Incidence of dyspnea and assessment of cardiac and pulmonary function in patients with stable coronary artery disease receiving ticagrelor, clopidogrel, or placebo in the ONSET/OFFSET study.
OBJECTIVES: We prospectively assessed cardiac and pulmonary function in patients with stable coronary artery disease (CAD) treated with ticagrelor, clopidogrel, or placebo in the ONSET/OFFSET (A Multi-Centre Randomised, Double-Blind, Double-Dummy Parallel Group Study of the Onset and Offset of Antiplatelet Effects of AZD6140 Compared With Clopidogrel and Placebo With Aspirin as Background Therapy in Patients With Stable Coronary Artery Disease) study. BACKGROUND: Ticagrelor reduces cardiovascular events more effectively than clopidogrel in patients with acute coronary syndromes. Dyspnea develops in some patients treated with ticagrelor, and it is not known whether this is associated with changes in cardiac or pulmonary function. METHODS: In all, 123 stable aspirin-treated CAD patients randomly received either ticagrelor (180 mg load, then 90 mg twice daily; n=57), clopidogrel (600 mg load, then 75 mg daily; n=54), or placebo (n=12) for 6 weeks in a double-blind, double-dummy design. Electrocardiography, echocardiography, serum N-terminal pro-brain natriuretic peptide, and pulmonary function tests were performed before (baseline) and 6 weeks after drug administration and/or after development of dyspnea. RESULTS: After drug administration, dyspnea was reported by 38.6%, 9.3%, and 8.3% of patients in the ticagrelor, clopidogrel, and placebo groups, respectively (p<0.001). Most instances were mild and/or lasted<24 h, although 3 patients discontinued ticagrelor because of dyspnea. Eight of 22 and 17 of 22 ticagrelor-treated patients experiencing dyspnea did so within 24 h and 1 week, respectively, after drug administration. In all treatment groups, and in ticagrelor-treated patients with dyspnea, there were no significant changes between baseline and 6 weeks in any of the cardiac or pulmonary function parameters. CONCLUSIONS: Dyspnea is commonly associated with ticagrelor therapy, but was not associated in this study with any adverse change in cardiac or pulmonary function. (A Multi-Centre Randomised, Double-Blind, Double-Dummy Parallel Group Study of the Onset and Offset of Antiplatelet Effects of AZD6140 Compared With Clopidogrel and Placebo With Aspirin as Background Therapy in Patients With Stable Coronary Artery Disease [ONSET/OFFSET]; NCT00528411).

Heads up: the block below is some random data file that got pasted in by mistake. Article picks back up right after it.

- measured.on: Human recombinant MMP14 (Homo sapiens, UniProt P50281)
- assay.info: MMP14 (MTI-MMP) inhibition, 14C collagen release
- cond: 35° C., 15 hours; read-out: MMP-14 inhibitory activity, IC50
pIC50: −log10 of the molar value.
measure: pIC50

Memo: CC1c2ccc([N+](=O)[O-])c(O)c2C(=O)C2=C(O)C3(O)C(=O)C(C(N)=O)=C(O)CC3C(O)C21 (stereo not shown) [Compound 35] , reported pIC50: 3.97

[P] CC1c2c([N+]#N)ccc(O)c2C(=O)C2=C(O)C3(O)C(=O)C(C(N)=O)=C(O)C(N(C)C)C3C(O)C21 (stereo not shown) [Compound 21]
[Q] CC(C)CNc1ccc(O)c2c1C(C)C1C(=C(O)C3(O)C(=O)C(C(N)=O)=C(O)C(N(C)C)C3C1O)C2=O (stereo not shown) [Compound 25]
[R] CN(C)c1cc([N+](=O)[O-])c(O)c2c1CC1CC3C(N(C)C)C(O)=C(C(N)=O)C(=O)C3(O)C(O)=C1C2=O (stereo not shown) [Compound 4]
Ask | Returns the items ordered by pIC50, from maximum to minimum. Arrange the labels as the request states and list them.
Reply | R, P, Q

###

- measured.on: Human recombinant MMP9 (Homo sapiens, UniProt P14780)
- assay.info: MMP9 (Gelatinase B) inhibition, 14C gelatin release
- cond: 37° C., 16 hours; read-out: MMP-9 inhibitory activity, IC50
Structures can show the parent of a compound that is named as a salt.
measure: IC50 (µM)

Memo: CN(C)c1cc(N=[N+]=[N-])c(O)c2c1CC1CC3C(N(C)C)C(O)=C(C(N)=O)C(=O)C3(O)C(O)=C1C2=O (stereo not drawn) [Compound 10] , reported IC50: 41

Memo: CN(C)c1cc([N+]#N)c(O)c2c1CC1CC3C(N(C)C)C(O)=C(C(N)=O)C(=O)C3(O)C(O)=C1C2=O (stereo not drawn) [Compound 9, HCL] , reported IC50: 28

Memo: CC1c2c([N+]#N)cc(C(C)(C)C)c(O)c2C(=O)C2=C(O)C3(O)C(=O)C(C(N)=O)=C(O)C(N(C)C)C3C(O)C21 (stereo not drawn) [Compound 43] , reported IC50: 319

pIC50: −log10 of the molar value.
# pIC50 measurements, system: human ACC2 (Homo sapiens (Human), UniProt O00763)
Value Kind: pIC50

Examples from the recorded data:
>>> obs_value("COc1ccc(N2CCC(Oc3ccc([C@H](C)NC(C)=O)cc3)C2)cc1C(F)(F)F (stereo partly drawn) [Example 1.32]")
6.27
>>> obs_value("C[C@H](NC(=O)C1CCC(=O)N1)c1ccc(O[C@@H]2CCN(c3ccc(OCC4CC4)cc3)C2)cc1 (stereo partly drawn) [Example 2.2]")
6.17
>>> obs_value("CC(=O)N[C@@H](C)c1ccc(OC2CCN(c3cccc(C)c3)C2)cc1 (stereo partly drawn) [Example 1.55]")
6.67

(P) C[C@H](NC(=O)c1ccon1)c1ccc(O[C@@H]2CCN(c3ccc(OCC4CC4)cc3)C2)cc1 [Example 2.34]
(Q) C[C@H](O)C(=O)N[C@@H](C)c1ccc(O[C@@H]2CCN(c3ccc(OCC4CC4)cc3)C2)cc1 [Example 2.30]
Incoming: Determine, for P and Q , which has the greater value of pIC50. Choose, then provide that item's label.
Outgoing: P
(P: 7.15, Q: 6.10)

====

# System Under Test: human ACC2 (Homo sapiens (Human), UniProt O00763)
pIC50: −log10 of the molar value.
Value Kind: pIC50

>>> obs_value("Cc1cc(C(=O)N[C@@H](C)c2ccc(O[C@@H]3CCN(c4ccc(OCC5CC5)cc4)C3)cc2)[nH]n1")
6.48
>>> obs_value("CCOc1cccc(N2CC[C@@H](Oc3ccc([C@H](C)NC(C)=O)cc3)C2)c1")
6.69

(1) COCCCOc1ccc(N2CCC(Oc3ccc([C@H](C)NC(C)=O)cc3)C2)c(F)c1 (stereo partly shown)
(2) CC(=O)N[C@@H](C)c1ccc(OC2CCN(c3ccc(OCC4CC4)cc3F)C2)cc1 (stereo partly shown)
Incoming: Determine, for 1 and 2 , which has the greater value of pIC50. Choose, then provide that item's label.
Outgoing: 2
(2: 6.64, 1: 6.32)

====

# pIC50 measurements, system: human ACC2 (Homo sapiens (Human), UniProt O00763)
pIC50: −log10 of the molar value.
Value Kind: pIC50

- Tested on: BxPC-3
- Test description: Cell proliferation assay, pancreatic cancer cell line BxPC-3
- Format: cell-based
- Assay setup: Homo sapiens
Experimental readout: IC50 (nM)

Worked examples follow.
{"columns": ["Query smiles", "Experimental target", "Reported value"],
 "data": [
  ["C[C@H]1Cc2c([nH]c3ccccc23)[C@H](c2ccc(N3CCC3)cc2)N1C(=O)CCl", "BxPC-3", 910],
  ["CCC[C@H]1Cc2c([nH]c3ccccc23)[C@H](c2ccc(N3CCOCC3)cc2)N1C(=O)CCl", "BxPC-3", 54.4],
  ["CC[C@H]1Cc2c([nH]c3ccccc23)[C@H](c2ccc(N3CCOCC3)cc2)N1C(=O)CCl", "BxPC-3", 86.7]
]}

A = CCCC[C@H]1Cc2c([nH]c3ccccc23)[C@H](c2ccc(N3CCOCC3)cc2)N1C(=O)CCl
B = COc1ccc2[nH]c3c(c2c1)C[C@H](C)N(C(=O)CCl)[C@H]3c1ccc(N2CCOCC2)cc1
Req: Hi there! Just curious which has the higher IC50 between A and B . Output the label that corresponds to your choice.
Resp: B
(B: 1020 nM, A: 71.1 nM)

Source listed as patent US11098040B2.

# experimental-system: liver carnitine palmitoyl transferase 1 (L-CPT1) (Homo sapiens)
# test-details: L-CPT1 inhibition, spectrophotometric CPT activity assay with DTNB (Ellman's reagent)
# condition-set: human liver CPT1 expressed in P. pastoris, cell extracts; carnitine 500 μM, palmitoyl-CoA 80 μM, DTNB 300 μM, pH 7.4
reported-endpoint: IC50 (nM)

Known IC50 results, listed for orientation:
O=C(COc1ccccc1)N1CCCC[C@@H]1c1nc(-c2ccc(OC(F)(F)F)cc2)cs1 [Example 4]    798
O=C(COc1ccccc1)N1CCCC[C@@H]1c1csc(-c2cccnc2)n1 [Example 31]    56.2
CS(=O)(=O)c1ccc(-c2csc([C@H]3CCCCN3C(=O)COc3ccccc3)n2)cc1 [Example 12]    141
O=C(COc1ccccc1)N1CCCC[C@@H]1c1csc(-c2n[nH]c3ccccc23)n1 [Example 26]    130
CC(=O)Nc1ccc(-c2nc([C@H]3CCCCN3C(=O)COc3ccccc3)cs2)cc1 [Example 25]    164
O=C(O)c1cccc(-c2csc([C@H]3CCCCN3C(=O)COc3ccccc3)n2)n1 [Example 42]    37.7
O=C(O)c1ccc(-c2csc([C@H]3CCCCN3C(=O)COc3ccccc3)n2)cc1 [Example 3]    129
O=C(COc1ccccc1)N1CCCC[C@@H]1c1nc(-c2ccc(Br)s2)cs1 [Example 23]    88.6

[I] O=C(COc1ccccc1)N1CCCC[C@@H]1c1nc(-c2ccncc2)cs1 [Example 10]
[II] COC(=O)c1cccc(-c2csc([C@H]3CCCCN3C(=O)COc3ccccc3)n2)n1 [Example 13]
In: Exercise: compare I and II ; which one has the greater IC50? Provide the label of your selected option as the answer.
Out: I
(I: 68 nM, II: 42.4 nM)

Storey, RF; Bliden, KP; Patil, SB; Karunakaran, A; Ecob, R; Butler, K; Teng, R; Wei, C; Tantry, US; Gurbel, PA; ONSET/OFFSET Investigators,
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